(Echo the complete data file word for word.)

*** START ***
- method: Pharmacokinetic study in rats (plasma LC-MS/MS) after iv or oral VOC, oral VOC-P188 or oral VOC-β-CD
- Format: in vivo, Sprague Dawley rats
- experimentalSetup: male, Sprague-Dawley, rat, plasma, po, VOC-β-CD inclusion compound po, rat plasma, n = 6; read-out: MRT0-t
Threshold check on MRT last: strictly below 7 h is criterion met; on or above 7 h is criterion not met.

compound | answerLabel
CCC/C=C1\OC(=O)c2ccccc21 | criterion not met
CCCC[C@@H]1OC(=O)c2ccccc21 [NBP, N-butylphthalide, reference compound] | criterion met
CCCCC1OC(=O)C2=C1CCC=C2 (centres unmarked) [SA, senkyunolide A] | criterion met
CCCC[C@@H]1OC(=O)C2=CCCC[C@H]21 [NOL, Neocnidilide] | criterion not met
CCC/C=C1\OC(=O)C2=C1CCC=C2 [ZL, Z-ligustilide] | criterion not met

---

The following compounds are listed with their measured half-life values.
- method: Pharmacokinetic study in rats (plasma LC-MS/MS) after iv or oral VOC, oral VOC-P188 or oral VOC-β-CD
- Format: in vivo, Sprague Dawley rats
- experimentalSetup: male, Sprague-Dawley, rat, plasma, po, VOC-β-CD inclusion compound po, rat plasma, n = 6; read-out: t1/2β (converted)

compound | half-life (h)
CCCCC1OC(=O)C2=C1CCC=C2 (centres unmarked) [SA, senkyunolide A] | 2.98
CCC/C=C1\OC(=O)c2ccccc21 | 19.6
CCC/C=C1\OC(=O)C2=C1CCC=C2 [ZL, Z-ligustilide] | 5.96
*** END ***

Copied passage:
- method: Pharmacokinetic study in rats (plasma LC-MS/MS) after iv or oral VOC, oral VOC-P188 or oral VOC-β-CD
- Format: in vivo, Sprague Dawley rats
- experimentalSetup: male, Sprague-Dawley, rat, plasma, po, VOC-β-CD inclusion compound po, rat plasma, n = 6; read-out: MRT0-t
Threshold check on MRT last: strictly below 7 h is criterion met; on or above 7 h is criterion not met.

compound | answerLabel
CCC/C=C1\OC(=O)c2ccccc21 | criterion not met
CCCC[C@@H]1OC(=O)c2ccccc21 [NBP, N-butylphthalide, reference compound] | criterion met
CCCCC1OC(=O)C2=C1CCC=C2 (centres unmarked) [SA, senkyunolide A] | criterion met
CCCC[C@@H]1OC(=O)C2=CCCC[C@H]21 [NOL, Neocnidilide] | criterion not met
CCC/C=C1\OC(=O)C2=C1CCC=C2 [ZL, Z-ligustilide] | criterion not met

---

The following compounds are listed with their measured half-life values.
- method: Pharmacokinetic study in rats (plasma LC-MS/MS) after iv or oral VOC, oral VOC-P188 or oral VOC-β-CD
- Format: in vivo, Sprague Dawley rats
- experimentalSetup: male, Sprague-Dawley, rat, plasma, po, VOC-β-CD inclusion compound po, rat plasma, n = 6; read-out: t1/2β (converted)

compound | half-life (h)
CCCCC1OC(=O)C2=C1CCC=C2 (centres unmarked) [SA, senkyunolide A] | 2.98
CCC/C=C1\OC(=O)c2ccccc21 | 19.6
CCC/C=C1\OC(=O)C2=C1CCC=C2 [ZL, Z-ligustilide] | 5.96